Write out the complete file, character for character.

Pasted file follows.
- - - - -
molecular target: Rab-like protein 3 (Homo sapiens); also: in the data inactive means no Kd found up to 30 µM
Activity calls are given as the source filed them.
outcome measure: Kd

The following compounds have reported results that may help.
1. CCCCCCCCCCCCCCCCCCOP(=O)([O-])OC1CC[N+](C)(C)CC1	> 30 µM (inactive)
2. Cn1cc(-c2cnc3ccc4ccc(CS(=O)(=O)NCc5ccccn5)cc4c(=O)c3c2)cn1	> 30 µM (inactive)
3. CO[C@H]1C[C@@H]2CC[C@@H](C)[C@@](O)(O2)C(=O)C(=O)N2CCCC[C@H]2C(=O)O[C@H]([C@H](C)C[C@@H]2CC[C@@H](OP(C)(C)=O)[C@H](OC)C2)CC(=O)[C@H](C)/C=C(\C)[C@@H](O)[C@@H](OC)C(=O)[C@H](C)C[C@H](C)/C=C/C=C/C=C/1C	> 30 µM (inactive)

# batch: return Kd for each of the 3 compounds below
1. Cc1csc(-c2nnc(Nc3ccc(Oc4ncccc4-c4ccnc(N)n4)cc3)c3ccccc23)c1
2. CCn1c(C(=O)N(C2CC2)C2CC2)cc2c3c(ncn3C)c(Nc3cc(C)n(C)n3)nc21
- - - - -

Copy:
molecular target: Rab-like protein 3 (Homo sapiens); also: in the data inactive means no Kd found up to 30 µM
Activity calls are given as the source filed them.
outcome measure: Kd

The following compounds have reported results that may help.
1. CCCCCCCCCCCCCCCCCCOP(=O)([O-])OC1CC[N+](C)(C)CC1	> 30 µM (inactive)
2. Cn1cc(-c2cnc3ccc4ccc(CS(=O)(=O)NCc5ccccn5)cc4c(=O)c3c2)cn1	> 30 µM (inactive)
3. CO[C@H]1C[C@@H]2CC[C@@H](C)[C@@](O)(O2)C(=O)C(=O)N2CCCC[C@H]2C(=O)O[C@H]([C@H](C)C[C@@H]2CC[C@@H](OP(C)(C)=O)[C@H](OC)C2)CC(=O)[C@H](C)/C=C(\C)[C@@H](O)[C@@H](OC)C(=O)[C@H](C)C[C@H](C)/C=C/C=C/C=C/1C	> 30 µM (inactive)

# batch: return Kd for each of the 3 compounds below
1. Cc1csc(-c2nnc(Nc3ccc(Oc4ncccc4-c4ccnc(N)n4)cc3)c3ccccc23)c1
2. CCn1c(C(=O)N(C2CC2)C2CC2)cc2c3c(ncn3C)c(Nc3cc(C)n(C)n3)nc21